Why do some people say that speaking Cantonese is harder than speaking Mandarin, even though they’re both dialects of Chinese?

They are victim to what we call “data imbalance.”

Specifically, Cantonese is WAY less prevalent than Putonghua. You’re far more likely to meet somebody who speaks Putonghua but not Cantonese (1.32 billion people) as opposed to somebody who speaks Cantonese but not Putonghua (0.08 billion people).

When Category A outnumbers Category B sixteen to one – i.e. 94% of all data points train to “A” – the model will simply categorize everything as “A”. You’ve constructed not just a useless model, but a model that gives you an incorrect answer.

Having an Imbalanced Dataset? Here Is How You Can Fix It.
Different Ways to Handle Imbalanced Datasets.

(An extra link specifically talking about ways to deal with data imbalance).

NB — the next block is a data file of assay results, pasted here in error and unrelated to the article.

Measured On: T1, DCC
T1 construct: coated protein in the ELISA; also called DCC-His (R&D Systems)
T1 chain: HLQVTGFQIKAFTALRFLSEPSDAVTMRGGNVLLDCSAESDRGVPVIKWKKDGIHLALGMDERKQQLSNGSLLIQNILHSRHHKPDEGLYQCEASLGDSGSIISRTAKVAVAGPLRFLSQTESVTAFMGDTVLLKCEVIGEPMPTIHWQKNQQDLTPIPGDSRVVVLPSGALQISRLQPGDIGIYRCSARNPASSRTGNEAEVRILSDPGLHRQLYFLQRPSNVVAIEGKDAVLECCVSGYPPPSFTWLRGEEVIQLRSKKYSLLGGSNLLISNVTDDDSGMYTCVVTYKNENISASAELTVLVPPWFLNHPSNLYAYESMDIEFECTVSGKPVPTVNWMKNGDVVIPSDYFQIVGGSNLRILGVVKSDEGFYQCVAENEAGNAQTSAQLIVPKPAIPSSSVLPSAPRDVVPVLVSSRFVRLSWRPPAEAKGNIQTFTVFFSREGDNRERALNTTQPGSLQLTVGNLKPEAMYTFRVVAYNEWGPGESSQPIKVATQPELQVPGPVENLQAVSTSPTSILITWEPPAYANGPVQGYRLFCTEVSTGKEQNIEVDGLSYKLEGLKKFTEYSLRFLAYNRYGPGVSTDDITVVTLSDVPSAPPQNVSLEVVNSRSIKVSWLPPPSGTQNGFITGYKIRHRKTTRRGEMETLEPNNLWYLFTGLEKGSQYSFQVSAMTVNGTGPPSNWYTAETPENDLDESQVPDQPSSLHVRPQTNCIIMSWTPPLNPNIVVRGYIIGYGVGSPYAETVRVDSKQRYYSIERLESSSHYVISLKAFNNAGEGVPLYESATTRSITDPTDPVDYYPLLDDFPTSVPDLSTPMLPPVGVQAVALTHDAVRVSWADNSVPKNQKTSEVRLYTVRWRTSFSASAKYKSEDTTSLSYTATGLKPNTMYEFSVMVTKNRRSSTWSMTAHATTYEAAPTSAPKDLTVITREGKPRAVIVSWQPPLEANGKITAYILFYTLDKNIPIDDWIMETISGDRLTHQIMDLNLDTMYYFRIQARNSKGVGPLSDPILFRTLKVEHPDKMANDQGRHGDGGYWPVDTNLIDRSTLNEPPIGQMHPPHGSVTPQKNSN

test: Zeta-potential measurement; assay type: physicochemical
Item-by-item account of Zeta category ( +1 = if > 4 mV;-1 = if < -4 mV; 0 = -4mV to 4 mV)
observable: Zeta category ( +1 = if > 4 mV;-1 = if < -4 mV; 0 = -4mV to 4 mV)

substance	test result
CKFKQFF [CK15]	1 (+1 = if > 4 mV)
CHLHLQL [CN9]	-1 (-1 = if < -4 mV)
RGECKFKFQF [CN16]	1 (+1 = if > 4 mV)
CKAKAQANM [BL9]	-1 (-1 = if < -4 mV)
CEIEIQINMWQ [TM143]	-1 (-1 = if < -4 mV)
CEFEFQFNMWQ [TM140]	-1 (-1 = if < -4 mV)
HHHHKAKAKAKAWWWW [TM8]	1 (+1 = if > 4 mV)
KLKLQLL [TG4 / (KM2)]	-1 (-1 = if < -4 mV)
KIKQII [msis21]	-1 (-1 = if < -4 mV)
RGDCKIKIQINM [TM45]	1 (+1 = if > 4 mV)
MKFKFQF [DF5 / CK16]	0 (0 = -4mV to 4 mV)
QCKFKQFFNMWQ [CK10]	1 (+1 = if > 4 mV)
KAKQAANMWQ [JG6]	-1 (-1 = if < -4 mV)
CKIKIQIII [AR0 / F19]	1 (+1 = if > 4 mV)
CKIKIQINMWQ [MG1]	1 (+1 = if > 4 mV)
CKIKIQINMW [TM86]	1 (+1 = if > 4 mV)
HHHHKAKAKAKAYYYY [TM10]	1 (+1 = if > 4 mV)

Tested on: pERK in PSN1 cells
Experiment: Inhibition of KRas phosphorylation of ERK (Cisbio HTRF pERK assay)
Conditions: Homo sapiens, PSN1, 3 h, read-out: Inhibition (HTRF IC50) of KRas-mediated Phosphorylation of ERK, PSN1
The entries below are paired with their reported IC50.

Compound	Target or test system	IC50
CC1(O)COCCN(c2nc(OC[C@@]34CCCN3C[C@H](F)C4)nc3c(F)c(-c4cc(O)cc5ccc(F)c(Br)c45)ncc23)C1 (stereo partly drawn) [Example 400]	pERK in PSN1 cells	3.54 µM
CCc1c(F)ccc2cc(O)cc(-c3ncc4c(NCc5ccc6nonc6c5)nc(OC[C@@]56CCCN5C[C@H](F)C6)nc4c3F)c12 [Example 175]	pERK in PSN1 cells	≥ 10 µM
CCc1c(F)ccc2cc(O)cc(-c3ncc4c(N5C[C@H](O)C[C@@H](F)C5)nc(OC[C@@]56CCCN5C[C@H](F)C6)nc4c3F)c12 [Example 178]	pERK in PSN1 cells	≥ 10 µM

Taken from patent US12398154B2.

Here’s the dialect map of Chinese. Notice how much larger the Northern Tongues (labelled “Mandarin”) is compared to the Southern Tongues (everything else other than Jin). Cantonese is a dialect of the Yue dialect family, that’s the part colored in red.

The reality is that no dialect is any easier or harder than any other dialect. There are certain aspects that a speaker of one would struggle with on the other, but children will pick up a tongue in the same speed. A Putonghua speaker would struggle with the extra tones in Cantonese, but a Cantonese speaker would struggle with the extra consonants in Putonghua.

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